Zen gardens are one of the most breathtaking sights you’ll ever see. These special areas were originally created in Japan to assist Zen Buddhist monks with daily meditation and introspection. Monks raked the sand every day to maintain its distinct pattern and discourage vegetation growth. They would also spend time in a specific spot in the garden to observe, reflect and meditate. Although we may not have the time and space to create and maintain a traditional zen garden, we can still engage in this practice and reap the benefits with our own mini zen gardens.

Many people like to keep tabletop zen gardens on their work desks to take a mindfulness break during the day while others like to display them in living areas to give guests a tranquil activity to do. Raking patterns in the sand and rearranging rocks helps increase mindfulness, making mini zen gardens a great activity to unwind during times of stress and doubt, or even periods of success. Engaging in these activities is a great way to clear our minds and reflect on our thoughts.

To help you get started, we’ve put together all of the info you’ll need to create your own mini zen garden. Putting together a simple garden only takes a few materials and a small portion of your time. Our guide includes an in-depth materials list, detailed steps and some styling ideas so you can draw inspiration for your own DIY zen garden.

Mini Zen Garden Materials

Before we dive into the materials you’ll need, let’s take a look at the symbolism of traditional zen garden elements to better understand their importance.

Sand zen gardens are called “karesansui” gardens or “dry landscape” gardens. This is because traditional zen gardens don’t include plants or water features in order to achieve abstraction and promote feelings of tranquility and calm. As such, the placement of the stones and sand in zen gardens has lots of meaning and intention. Stones represent things such as islands, mountains and trees while sand patterns represent flowing water.

Although this is the traditional approach to a zen garden, you don’t need to stick with these elements for your garden. Contemporary mini zen gardens feature modern elements such as colored sand, mini trees and even decorative trinkets. Feel free to add a few fun accents to make this project your own, but keep in mind that you are creating a relaxing and mindful space and everything you add should complement those emotions. In other words, distracting neon-colored sand and bright LED lights may not be the best things to add if you want to maintain your garden’s tranquility.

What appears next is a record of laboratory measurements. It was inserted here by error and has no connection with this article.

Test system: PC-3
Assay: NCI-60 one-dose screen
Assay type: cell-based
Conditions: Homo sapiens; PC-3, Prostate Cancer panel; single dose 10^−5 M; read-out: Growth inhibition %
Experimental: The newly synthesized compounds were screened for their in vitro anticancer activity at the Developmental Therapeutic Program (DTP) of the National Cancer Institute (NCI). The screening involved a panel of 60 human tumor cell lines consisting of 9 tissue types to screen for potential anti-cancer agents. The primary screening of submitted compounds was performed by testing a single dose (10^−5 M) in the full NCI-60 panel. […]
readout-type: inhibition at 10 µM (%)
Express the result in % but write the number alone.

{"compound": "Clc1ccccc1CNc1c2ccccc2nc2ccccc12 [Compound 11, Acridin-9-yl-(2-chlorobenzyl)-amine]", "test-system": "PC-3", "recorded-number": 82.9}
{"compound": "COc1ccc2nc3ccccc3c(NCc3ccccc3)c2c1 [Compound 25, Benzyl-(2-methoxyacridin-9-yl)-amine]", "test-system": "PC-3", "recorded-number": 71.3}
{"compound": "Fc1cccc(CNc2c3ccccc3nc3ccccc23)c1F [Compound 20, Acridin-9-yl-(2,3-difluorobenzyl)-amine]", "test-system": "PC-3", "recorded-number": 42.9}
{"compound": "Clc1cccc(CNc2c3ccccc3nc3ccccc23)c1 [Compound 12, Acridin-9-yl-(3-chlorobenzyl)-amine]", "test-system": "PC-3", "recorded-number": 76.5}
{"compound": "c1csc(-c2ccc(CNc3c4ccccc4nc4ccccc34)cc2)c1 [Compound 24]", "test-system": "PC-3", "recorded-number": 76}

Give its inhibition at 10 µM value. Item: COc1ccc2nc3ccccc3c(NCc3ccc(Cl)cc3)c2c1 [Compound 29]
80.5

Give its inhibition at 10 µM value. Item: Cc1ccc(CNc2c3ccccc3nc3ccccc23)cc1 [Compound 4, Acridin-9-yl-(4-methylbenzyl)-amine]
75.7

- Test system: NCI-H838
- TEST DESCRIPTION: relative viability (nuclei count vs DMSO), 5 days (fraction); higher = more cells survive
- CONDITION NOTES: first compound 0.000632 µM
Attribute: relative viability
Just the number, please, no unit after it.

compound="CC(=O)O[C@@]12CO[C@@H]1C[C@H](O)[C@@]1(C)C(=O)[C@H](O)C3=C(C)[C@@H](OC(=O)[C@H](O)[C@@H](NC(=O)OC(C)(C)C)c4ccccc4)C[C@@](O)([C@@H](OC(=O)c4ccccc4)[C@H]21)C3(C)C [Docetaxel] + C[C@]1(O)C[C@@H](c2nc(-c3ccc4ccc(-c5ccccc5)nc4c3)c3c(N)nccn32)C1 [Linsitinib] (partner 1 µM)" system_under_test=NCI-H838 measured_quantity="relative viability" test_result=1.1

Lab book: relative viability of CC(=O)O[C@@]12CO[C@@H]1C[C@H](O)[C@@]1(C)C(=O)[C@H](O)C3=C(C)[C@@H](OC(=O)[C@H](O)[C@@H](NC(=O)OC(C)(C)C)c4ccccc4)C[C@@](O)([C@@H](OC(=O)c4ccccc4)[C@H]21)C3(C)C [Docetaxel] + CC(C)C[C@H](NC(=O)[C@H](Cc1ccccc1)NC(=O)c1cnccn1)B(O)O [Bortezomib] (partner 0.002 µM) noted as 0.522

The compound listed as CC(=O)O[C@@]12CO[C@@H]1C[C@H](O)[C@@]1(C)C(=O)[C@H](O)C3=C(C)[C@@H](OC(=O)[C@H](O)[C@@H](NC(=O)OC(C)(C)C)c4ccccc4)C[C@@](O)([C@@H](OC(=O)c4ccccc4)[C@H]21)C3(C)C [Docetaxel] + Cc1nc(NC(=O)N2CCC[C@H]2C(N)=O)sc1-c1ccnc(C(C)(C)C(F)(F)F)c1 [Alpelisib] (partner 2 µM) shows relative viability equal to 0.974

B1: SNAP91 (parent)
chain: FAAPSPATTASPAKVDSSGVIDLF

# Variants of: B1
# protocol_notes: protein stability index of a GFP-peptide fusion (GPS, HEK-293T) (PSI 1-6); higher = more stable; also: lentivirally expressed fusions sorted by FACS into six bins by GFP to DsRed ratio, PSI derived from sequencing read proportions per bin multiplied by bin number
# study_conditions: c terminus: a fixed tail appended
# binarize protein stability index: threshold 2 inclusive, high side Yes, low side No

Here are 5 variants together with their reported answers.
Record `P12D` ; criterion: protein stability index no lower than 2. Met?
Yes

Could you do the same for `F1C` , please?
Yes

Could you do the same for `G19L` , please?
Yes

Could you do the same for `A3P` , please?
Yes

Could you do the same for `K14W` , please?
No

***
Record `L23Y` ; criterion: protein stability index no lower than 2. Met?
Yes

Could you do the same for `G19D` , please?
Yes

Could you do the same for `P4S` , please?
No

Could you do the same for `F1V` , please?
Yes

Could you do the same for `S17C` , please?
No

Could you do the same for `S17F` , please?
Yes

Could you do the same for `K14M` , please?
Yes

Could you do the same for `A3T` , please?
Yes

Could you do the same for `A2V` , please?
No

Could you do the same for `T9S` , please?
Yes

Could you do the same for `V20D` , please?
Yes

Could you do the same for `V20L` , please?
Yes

mini zen garden materials

  • Mini rake – Some craft stores sell mini rakes made specifically for mini zen gardens. Other alternatives include mini back scratchers, skewers, toothpicks and forks depending on the look you’re trying to achieve. You can also DIY your own rake.
  • Container – Your mini zen garden container really depends on your own personal taste. A glass container is great for an elegant approach to the traditional zen garden while a wood box takes a more natural route. We used a small round container.
  • Sand – Fine grain sand show patterns better, but you can also add a fun twist with colored sand. Pick up sand at craft stores.
  • Plants – Air plants are popular plant choice for zen gardens since they don’t require soil to grow. Other popular plants include succulents, moss and mini trees. Pick varieties that are compact and don’t grow too tall. Plants that thrive in zen gardens include foliage that spreads on the ground and keeps a low profile. Check your specific plant’s care guidelines to make sure they can thrive in a zen garden setting. We mention a few zen garden plant tips in the steps below.
  • Essential oils (optional) – Add your favorite essential oils to enhance the relaxing benefits of your mini zen garden. You can add a few drops directly to the sand.
  • Stones – Use outdoor stones if you want to give your zen garden an authentic, natural look. Just remember to clean them prior to placing them in your garden. You can also pick up polished stones or gravel at craft stores. Geodes and crystals are popular alternatives to traditional stones because of their energy boosting and healing properties.

Mini Zen Garden DIY Steps

mini zen garden step 1

Step 1: Fill your container with sand and essential oils.